Restaurant News & Reviews

Popular Lexington ice cream parlor is featured in The New York Times. Here’s why.

LexGo Eat at Crank & Boom

We sampled the new fall ice cream menu at Crank & Boom Ice Cream Lounge, which also has new candy treats and specials planned for Halloween. Plus, we preview the final Food Truck Friday of the year at the Herald-Leader, welcome back Charlie's Seaf
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We sampled the new fall ice cream menu at Crank & Boom Ice Cream Lounge, which also has new candy treats and specials planned for Halloween. Plus, we preview the final Food Truck Friday of the year at the Herald-Leader, welcome back Charlie's Seaf

Lexington’s Crank & Boom ice cream is featured in a New York Times story about American ice cream shops with international flair.

The article, posted online Tuesday, posits that ice cream and its many flavors serves as a marker of our nation’s diversity.

“While the French and Italians refined ice cream as an art, Americans made it the dessert of the people, building labor-saving machines that drove prices down,” writes Ligaya Mishan. “Now ice cream belongs to everyone. And as its eaters and makers have multiplied, so have its flavors, to match the collage of cultures that define us as a nation.”

Crank & Boom was birthed from Thai Orchid Cafe, a restaurant Toa Green and her family ran in Lexington. As Green told The New York Times, her coconut ice cream, modeled after that sold by street vendors in Thailand, became so popular that people were coming in to order it by itself.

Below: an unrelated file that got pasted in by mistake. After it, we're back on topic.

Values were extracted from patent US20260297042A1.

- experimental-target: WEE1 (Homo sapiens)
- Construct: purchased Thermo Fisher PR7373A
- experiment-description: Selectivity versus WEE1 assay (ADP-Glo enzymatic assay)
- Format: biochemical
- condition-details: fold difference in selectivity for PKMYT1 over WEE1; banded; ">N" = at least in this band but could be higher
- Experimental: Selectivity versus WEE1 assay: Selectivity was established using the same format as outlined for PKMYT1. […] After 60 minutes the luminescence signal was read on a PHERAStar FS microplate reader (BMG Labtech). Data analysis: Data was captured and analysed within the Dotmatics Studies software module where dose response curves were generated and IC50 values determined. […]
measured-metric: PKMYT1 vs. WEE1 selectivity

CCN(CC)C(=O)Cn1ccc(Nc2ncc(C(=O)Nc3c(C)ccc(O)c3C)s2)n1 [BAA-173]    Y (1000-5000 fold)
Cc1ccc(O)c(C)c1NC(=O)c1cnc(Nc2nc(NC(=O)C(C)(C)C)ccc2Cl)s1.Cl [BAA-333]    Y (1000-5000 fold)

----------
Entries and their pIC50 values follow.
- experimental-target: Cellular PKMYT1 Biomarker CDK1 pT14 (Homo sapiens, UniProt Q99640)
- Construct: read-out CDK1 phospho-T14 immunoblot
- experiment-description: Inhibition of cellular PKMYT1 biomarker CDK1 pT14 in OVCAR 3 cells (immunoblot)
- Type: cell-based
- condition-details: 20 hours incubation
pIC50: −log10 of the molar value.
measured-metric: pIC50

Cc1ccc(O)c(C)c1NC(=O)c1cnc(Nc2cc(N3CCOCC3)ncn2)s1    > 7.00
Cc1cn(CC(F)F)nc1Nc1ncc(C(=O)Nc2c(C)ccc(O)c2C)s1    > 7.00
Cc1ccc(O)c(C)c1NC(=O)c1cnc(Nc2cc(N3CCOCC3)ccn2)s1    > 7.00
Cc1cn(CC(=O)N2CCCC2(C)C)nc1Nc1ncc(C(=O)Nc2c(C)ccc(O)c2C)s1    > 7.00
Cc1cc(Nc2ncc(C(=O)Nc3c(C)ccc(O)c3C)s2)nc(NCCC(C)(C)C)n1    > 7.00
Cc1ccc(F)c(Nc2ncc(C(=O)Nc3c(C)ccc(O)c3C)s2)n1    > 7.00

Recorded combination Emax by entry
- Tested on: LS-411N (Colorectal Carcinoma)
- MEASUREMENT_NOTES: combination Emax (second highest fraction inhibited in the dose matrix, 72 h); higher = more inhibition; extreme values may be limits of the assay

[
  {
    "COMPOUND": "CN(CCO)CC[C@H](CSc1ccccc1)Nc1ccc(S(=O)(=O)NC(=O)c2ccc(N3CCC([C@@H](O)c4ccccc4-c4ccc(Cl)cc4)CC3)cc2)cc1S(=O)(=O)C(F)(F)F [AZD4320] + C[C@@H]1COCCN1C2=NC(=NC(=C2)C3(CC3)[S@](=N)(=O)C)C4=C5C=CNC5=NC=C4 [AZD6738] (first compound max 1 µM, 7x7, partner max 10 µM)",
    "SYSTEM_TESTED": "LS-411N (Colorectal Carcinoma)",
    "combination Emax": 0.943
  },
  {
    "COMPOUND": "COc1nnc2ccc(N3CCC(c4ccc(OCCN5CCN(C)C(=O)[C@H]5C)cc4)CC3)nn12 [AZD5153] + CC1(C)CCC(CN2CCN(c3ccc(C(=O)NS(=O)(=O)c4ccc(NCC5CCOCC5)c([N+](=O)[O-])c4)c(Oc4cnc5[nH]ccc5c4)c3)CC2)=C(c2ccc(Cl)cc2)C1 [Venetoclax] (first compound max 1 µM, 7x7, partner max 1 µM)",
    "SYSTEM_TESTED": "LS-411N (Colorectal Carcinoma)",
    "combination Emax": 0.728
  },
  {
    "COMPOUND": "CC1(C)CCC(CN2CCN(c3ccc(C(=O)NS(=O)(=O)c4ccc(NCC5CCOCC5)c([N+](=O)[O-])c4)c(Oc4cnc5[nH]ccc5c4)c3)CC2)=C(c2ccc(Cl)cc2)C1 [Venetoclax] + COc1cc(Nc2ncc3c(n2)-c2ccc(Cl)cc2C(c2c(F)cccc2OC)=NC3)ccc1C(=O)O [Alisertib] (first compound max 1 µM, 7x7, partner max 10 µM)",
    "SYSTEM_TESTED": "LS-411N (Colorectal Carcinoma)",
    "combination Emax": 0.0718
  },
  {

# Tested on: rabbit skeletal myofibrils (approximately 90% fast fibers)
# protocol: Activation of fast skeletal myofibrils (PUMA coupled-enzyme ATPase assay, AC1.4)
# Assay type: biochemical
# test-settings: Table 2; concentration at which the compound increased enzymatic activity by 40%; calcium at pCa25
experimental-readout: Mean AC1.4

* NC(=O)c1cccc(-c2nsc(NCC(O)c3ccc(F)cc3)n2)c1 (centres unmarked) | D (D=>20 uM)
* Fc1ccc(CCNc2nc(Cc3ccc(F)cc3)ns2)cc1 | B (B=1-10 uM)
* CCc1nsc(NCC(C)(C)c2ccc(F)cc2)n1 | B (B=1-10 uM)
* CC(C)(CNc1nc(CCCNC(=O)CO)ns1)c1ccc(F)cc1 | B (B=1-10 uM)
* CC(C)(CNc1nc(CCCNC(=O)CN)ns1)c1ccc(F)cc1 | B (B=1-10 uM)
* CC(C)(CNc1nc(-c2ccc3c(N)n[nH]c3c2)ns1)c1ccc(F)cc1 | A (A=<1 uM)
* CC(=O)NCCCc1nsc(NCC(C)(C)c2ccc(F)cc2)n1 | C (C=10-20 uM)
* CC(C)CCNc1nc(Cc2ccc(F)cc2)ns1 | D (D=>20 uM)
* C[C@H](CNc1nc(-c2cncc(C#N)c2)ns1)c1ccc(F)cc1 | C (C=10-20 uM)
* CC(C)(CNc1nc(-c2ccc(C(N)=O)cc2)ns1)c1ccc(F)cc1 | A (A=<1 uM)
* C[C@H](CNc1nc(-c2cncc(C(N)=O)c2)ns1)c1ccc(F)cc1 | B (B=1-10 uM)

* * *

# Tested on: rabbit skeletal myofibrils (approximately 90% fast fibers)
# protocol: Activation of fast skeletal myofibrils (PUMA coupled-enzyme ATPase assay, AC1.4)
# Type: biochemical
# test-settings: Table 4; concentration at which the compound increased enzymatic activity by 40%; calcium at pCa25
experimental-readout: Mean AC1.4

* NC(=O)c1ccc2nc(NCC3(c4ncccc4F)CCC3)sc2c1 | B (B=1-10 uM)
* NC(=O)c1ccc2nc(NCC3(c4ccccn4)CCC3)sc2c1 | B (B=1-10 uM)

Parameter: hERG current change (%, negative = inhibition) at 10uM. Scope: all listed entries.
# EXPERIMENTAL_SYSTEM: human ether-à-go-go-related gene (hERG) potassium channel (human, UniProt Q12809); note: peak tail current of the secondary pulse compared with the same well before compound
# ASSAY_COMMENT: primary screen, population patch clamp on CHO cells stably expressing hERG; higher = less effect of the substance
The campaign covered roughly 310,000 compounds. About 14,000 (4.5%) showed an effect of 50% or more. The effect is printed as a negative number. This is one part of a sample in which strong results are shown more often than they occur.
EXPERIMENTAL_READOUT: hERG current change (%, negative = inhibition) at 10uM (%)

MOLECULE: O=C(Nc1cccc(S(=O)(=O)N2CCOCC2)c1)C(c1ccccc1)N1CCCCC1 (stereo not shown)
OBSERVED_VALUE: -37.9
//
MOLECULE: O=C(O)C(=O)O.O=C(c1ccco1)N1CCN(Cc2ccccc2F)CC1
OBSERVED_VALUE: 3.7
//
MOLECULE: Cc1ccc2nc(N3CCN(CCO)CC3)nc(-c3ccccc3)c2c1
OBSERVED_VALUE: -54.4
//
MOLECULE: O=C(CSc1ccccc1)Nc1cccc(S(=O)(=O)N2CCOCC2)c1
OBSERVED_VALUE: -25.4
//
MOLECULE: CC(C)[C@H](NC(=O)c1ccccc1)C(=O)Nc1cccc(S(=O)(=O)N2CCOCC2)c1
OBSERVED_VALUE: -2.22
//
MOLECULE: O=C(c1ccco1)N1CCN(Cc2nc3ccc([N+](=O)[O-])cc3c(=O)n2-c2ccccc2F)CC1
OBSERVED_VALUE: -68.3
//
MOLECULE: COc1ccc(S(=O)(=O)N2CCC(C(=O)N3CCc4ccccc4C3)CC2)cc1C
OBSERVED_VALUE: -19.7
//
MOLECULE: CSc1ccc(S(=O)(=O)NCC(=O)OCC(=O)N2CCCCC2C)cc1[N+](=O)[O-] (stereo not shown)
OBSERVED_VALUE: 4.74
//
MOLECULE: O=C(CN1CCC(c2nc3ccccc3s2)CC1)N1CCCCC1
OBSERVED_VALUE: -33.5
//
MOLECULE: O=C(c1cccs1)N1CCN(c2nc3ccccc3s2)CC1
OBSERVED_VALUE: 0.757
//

She and her husband, Mike, opened the Crank & Boom Ice Cream Lounge in the Distillery District in 2015. A location was added at The Summit at Fritz Farm in 2017.

While the Greens focus primarily on local ingredients ranging from bourbon to blackberries, Thai-inspired flavors sometimes make appearances on the menu.

The New York Times story features a dozen ice cream shops run by immigrants and their descendants -- from an Iranian family in Los Angeles to a Miami woman whose parents immigrated from Cuba.

Crank & Boom shared the news in a Facebook post with the hashtag #MommaWeMadeIt. The business has also been featured on the Cooking Channel and in People Magazine, Southern Living and more over the years, the post stated.

Karla Ward is a native of Logan County who has worked as a reporter at the Herald-Leader for 18 years. She covers breaking news.
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